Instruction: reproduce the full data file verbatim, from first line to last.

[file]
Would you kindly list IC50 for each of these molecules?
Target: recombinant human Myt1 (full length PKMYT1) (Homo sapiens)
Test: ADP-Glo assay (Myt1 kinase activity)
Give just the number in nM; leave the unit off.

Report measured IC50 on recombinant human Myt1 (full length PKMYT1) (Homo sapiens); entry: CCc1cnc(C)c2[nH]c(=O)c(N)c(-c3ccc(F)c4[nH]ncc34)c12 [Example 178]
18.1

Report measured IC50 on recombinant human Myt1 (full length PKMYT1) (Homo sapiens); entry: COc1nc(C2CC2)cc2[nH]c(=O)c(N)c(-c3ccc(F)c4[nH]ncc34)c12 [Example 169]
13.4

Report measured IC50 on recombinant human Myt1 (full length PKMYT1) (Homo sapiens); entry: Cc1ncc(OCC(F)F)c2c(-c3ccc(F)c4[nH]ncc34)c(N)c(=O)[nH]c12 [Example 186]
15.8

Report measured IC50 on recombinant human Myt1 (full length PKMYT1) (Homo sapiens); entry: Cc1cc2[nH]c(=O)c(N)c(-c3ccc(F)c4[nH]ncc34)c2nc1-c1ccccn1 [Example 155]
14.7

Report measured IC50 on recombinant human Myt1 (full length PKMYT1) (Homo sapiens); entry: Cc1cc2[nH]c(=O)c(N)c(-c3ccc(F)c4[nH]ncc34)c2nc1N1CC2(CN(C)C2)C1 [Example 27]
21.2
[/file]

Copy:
Would you kindly list IC50 for each of these molecules?
Target: recombinant human Myt1 (full length PKMYT1) (Homo sapiens)
Test: ADP-Glo assay (Myt1 kinase activity)
Give just the number in nM; leave the unit off.

Report measured IC50 on recombinant human Myt1 (full length PKMYT1) (Homo sapiens); entry: CCc1cnc(C)c2[nH]c(=O)c(N)c(-c3ccc(F)c4[nH]ncc34)c12 [Example 178]
18.1

Report measured IC50 on recombinant human Myt1 (full length PKMYT1) (Homo sapiens); entry: COc1nc(C2CC2)cc2[nH]c(=O)c(N)c(-c3ccc(F)c4[nH]ncc34)c12 [Example 169]
13.4

Report measured IC50 on recombinant human Myt1 (full length PKMYT1) (Homo sapiens); entry: Cc1ncc(OCC(F)F)c2c(-c3ccc(F)c4[nH]ncc34)c(N)c(=O)[nH]c12 [Example 186]
15.8

Report measured IC50 on recombinant human Myt1 (full length PKMYT1) (Homo sapiens); entry: Cc1cc2[nH]c(=O)c(N)c(-c3ccc(F)c4[nH]ncc34)c2nc1-c1ccccn1 [Example 155]
14.7

Report measured IC50 on recombinant human Myt1 (full length PKMYT1) (Homo sapiens); entry: Cc1cc2[nH]c(=O)c(N)c(-c3ccc(F)c4[nH]ncc34)c2nc1N1CC2(CN(C)C2)C1 [Example 27]
21.2